Conventional law enforcement and prevention programs have not put a stop to urban drug use. Some city officials see the establishment of supervised facilities as a way to reduce drug-related problems that have plagued urban neighborhoods for decades. In these supervised injection sites, users would inject heroin in a safe, clean, comfortable setting under the watchful eye of trained medical personnel. Proponents believe such sites would:

• Prevent overdose deaths
• Reduce the spread of HIV, Hepatitis C & other infections
• Allow an underserved street population to have access to medical, mental heath & social services
• Provide a venue for education & referral to addiction treatment
• Clean up blighted urban areas & urban crime

The Other Side of the Argument
Many law enforcement and public health experts not only oppose supervised injection sites; they also reject the harm reduction philosophy behind them. John P. Walters, former director of drug control policy under President George W. Bush, recently wrote this in an opinion piece in USA Today: “For addicts, the humane public health response is to help them get and stay sober, or at the very least, opioid replacement therapy in sustained treatment. Any approach without these goals is cruel and dehumanizing—not healing, but perpetuating harm.”

Treatment for Lasting Recovery
At Coast to Coast, we believe that your loved ones can be freed from the tyranny of opioid addiction and the risk of overdose. Recovery is possible… It happens everyday! Let our dedicated team at Coast to Coast Recovery find the right treatment plan to set your son or daughter on the road to a lasting recovery.

We’ll be there to guide you through the entire process, from intervention to aftercare and sober living, if that is what your family member needs. Call 800.210.8229 and let us begin the treatment matching process today.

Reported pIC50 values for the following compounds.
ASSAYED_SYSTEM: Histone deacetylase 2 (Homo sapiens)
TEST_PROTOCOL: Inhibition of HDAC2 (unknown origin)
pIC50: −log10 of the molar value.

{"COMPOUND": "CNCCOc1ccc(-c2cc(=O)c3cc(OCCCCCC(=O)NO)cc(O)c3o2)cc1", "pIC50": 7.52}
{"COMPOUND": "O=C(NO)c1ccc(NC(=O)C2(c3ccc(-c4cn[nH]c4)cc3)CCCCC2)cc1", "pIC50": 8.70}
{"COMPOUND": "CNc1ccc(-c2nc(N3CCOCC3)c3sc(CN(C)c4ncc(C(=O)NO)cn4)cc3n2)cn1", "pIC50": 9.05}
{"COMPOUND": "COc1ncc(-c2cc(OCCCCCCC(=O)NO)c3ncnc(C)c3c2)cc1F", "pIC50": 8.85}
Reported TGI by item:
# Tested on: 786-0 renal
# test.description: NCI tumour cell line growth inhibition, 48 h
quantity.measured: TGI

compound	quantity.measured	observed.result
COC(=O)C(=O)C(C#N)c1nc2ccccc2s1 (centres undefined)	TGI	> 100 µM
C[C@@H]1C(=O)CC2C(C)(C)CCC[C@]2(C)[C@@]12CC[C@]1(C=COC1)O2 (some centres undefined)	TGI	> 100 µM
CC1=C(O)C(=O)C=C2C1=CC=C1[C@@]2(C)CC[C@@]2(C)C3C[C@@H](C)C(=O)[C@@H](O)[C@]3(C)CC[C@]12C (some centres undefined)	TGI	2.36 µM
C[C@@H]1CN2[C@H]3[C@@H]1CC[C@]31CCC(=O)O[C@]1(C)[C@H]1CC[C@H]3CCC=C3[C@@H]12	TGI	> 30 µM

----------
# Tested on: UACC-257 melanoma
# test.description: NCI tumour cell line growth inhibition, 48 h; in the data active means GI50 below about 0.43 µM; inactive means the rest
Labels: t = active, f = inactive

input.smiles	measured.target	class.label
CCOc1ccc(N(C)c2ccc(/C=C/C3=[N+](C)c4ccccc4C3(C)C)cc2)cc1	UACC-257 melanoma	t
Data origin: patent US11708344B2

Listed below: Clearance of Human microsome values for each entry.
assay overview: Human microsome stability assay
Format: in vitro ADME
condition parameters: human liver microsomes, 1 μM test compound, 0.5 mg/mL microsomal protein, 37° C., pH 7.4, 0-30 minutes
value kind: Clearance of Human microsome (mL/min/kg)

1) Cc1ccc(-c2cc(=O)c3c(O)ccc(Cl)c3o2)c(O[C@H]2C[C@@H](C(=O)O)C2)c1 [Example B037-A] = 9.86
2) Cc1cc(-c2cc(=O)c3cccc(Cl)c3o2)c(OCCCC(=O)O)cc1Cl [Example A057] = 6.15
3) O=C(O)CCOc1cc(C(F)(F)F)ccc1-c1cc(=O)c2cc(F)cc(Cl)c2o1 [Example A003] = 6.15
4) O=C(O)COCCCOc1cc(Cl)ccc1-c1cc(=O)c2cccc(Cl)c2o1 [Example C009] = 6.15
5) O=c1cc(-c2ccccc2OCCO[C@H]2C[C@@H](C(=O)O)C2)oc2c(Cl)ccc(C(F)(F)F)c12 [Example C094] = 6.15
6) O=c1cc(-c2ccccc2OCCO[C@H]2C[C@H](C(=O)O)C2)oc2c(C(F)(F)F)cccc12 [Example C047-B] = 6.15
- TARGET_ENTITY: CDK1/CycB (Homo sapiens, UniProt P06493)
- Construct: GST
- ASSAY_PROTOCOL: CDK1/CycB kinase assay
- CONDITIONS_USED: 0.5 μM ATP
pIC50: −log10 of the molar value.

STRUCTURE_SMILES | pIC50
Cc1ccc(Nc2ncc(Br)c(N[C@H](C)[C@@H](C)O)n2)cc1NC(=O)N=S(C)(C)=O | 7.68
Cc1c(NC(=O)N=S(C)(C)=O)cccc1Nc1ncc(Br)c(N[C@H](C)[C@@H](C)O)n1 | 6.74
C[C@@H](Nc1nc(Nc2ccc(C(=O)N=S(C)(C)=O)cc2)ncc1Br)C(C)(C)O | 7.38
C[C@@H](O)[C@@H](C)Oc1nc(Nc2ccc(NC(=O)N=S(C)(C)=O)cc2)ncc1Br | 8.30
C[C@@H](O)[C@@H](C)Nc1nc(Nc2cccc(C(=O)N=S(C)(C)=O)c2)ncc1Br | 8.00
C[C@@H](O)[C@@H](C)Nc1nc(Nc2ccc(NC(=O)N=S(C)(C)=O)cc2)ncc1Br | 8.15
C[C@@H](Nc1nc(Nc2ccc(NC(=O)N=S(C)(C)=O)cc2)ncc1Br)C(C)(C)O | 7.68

Thursday, June 16, 2016

Rehab Works—With a Little Help From You

make recovery work for youHow did you find yourself in rehab? Did a friend help you realize your drug or alcohol problem? Did your family use an intervention? Or did you simply become fed up with a life of chemical dependency?

How you got to rehab may not be important, but what you make of the opportunity to get sober is. You have a chance to improve your physical and emotional health, revive your spirit, understand what makes you tick, and emerge as someone equipped to handle the challenges of life.

7 Ways to Make Recovery Work for You
To make the most of your recovery experience, follow these simple (yet challenging) suggestions:

1. Stick to the program schedule. In substance abuse, drugs or alcohol rule your world. In recovery, you learn to exert control over your life and discipline over yourself. Trust that every moment of your rehab experience has a purpose—and stick with it even when you want to quit.

2. Be honest with yourself, your therapist, and your support group. Unraveling the causes of your addiction may be difficult, but that’s the only way to get the right treatment for co-occurring conditions. Group therapy puts men and women on equal footing and helps them feel at ease while admitting their shortcomings. It is when honesty begins that true healing also begins.

3. Think of the recovery staff as your personal allies. Many staff members know the difficulties of sobriety firsthand. Recognize that they are there to help you and accept their guidance with gratitude.

4. Eat well and exercise. Addiction takes a toll on you physically and mentally. Nutritious meals and physical exercise are essential to rehabilitating your body and your mind. As you purge toxins and replace nutrients that your body craves, you will also feel less tired and more motivated.